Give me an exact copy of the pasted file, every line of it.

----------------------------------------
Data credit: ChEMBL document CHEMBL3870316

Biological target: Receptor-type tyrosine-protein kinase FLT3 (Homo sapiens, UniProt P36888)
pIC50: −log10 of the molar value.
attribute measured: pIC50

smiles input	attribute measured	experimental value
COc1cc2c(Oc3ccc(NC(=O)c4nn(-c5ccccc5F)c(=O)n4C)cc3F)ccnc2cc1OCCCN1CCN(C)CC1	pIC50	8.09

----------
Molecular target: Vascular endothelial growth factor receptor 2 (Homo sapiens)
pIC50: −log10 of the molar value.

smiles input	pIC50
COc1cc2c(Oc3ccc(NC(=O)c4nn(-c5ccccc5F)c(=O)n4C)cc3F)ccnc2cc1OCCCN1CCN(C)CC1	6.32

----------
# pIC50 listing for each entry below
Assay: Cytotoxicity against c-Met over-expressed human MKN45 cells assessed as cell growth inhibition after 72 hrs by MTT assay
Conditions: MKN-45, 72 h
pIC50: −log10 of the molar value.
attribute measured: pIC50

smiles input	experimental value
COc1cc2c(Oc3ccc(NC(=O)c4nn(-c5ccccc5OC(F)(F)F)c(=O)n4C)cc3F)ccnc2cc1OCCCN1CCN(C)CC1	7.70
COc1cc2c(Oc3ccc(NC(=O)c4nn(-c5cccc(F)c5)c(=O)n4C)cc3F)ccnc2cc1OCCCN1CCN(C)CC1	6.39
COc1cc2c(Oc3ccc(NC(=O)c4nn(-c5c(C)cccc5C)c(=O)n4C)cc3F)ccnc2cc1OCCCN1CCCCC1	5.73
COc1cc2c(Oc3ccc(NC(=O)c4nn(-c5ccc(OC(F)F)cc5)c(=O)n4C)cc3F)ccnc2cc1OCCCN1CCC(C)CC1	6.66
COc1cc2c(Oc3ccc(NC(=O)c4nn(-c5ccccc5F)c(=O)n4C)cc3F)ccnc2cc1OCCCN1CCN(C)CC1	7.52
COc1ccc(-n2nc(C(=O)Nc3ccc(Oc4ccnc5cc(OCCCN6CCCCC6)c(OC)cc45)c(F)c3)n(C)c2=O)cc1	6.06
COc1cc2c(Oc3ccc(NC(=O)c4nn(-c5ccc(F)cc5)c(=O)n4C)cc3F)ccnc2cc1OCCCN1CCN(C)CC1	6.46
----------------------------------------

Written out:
Data credit: ChEMBL document CHEMBL3870316

Biological target: Receptor-type tyrosine-protein kinase FLT3 (Homo sapiens, UniProt P36888)
pIC50: −log10 of the molar value.
attribute measured: pIC50

smiles input	attribute measured	experimental value
COc1cc2c(Oc3ccc(NC(=O)c4nn(-c5ccccc5F)c(=O)n4C)cc3F)ccnc2cc1OCCCN1CCN(C)CC1	pIC50	8.09

----------
Molecular target: Vascular endothelial growth factor receptor 2 (Homo sapiens)
pIC50: −log10 of the molar value.

smiles input	pIC50
COc1cc2c(Oc3ccc(NC(=O)c4nn(-c5ccccc5F)c(=O)n4C)cc3F)ccnc2cc1OCCCN1CCN(C)CC1	6.32

----------
# pIC50 listing for each entry below
Assay: Cytotoxicity against c-Met over-expressed human MKN45 cells assessed as cell growth inhibition after 72 hrs by MTT assay
Conditions: MKN-45, 72 h
pIC50: −log10 of the molar value.
attribute measured: pIC50

smiles input	experimental value
COc1cc2c(Oc3ccc(NC(=O)c4nn(-c5ccccc5OC(F)(F)F)c(=O)n4C)cc3F)ccnc2cc1OCCCN1CCN(C)CC1	7.70
COc1cc2c(Oc3ccc(NC(=O)c4nn(-c5cccc(F)c5)c(=O)n4C)cc3F)ccnc2cc1OCCCN1CCN(C)CC1	6.39
COc1cc2c(Oc3ccc(NC(=O)c4nn(-c5c(C)cccc5C)c(=O)n4C)cc3F)ccnc2cc1OCCCN1CCCCC1	5.73
COc1cc2c(Oc3ccc(NC(=O)c4nn(-c5ccc(OC(F)F)cc5)c(=O)n4C)cc3F)ccnc2cc1OCCCN1CCC(C)CC1	6.66
COc1cc2c(Oc3ccc(NC(=O)c4nn(-c5ccccc5F)c(=O)n4C)cc3F)ccnc2cc1OCCCN1CCN(C)CC1	7.52
COc1ccc(-n2nc(C(=O)Nc3ccc(Oc4ccnc5cc(OCCCN6CCCCC6)c(OC)cc45)c(F)c3)n(C)c2=O)cc1	6.06
COc1cc2c(Oc3ccc(NC(=O)c4nn(-c5ccc(F)cc5)c(=O)n4C)cc3F)ccnc2cc1OCCCN1CCN(C)CC1	6.46